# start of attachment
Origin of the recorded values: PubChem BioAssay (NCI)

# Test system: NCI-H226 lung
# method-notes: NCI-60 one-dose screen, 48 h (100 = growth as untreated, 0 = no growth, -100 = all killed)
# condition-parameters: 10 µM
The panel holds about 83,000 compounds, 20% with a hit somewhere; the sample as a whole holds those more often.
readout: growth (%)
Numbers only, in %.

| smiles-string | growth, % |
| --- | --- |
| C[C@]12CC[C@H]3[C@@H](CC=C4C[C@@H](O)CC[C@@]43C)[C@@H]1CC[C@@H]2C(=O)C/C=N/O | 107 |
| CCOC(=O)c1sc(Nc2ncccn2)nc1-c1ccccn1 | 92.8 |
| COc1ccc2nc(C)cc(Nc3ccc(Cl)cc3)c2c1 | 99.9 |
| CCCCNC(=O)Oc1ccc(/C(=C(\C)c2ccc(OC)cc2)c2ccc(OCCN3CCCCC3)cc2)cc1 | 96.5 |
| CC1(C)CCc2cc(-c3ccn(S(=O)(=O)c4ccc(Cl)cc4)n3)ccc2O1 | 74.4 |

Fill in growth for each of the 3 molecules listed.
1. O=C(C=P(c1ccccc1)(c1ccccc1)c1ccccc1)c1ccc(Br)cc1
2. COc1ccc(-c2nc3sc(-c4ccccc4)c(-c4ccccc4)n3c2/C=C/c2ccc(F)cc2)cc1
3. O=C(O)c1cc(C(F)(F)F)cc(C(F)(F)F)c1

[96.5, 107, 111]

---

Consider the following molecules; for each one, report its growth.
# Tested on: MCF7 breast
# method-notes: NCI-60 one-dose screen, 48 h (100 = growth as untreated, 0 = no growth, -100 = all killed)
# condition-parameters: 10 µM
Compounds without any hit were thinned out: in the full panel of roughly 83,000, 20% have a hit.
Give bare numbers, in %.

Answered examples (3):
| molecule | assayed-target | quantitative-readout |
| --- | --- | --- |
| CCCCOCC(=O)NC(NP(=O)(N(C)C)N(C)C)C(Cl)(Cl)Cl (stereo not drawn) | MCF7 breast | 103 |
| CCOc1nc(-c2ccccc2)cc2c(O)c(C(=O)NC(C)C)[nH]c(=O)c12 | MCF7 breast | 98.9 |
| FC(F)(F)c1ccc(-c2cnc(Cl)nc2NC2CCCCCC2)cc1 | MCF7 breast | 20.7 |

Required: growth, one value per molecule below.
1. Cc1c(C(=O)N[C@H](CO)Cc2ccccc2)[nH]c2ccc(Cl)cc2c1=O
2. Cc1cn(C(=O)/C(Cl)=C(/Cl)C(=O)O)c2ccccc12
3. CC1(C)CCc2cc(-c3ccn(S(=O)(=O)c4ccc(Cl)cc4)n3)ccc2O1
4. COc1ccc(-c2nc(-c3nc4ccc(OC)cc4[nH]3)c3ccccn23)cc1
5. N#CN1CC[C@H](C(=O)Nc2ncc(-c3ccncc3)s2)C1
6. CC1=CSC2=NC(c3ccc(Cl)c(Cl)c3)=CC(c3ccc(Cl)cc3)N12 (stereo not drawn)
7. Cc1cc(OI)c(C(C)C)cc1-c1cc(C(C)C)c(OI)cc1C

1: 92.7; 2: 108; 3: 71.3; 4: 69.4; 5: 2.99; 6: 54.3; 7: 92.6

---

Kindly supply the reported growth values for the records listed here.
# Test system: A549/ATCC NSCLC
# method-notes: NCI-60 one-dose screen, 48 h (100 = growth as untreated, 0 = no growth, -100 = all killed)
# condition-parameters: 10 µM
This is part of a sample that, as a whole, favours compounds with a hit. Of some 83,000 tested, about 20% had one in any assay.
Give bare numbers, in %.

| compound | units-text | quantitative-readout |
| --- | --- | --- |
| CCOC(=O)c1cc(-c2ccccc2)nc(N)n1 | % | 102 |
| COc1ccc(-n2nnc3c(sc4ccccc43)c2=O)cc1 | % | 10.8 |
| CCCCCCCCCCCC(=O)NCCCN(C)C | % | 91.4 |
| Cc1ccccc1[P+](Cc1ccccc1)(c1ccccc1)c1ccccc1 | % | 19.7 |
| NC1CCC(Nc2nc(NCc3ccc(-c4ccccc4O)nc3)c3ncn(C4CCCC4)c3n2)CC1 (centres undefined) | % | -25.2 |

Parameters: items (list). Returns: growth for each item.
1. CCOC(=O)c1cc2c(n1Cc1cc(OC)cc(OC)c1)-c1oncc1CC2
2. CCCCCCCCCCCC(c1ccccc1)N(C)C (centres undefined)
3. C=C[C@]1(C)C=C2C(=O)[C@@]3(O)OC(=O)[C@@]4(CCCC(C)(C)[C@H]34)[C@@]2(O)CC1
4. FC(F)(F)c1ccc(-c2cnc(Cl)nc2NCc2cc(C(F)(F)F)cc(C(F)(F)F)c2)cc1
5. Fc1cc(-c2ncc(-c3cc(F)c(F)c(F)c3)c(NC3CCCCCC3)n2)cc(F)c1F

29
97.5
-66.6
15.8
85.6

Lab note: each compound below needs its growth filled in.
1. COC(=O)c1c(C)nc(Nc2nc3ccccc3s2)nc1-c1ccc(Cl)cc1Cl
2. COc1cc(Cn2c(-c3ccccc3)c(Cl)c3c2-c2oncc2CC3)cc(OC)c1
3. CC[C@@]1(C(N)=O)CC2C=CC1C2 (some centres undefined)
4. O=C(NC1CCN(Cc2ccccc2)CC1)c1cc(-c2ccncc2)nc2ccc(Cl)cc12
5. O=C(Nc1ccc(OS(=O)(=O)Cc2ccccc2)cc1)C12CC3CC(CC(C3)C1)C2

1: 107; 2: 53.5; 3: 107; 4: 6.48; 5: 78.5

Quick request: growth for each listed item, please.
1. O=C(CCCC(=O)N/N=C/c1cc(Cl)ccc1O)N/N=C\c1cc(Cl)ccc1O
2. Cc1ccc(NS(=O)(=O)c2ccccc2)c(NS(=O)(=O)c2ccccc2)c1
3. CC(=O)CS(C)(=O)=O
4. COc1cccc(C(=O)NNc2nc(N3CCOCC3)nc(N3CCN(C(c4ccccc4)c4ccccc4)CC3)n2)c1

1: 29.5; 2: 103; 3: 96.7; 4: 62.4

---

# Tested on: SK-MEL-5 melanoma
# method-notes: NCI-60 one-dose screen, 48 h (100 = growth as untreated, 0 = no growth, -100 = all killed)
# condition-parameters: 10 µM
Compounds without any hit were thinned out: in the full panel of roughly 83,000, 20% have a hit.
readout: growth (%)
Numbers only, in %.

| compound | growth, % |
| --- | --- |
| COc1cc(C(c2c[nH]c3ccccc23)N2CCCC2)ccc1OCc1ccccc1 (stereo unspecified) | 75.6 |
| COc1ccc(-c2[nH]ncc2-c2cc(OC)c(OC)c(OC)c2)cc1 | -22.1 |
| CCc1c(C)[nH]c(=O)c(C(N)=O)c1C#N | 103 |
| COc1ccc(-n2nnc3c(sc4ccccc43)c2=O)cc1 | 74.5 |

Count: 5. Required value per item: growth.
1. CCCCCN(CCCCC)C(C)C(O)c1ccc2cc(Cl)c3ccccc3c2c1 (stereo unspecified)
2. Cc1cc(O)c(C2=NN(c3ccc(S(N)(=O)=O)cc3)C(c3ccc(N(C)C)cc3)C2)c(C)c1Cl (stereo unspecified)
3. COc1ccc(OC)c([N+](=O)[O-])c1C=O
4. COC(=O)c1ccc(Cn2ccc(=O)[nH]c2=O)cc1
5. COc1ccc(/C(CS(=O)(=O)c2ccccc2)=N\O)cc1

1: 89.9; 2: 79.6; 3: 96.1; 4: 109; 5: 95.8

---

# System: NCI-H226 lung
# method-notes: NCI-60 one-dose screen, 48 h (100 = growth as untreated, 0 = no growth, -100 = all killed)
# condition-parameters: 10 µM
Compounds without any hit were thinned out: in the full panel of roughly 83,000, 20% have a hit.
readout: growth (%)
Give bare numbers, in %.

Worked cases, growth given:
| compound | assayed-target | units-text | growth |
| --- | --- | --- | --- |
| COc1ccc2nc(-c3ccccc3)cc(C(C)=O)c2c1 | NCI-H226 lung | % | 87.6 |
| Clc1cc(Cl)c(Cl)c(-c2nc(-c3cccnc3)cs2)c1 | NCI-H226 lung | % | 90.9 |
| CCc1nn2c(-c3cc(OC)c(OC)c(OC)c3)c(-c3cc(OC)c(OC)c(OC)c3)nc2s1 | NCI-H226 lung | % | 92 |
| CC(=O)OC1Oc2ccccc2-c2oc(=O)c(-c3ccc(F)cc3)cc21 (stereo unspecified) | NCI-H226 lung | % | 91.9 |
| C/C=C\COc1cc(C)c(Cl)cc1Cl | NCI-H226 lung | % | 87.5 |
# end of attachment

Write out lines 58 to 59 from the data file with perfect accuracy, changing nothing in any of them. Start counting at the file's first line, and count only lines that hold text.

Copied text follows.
2. CCCCCCCCCCCC(c1ccccc1)N(C)C (centres undefined)
3. C=C[C@]1(C)C=C2C(=O)[C@@]3(O)OC(=O)[C@@]4(CCCC(C)(C)[C@H]34)[C@@]2(O)CC1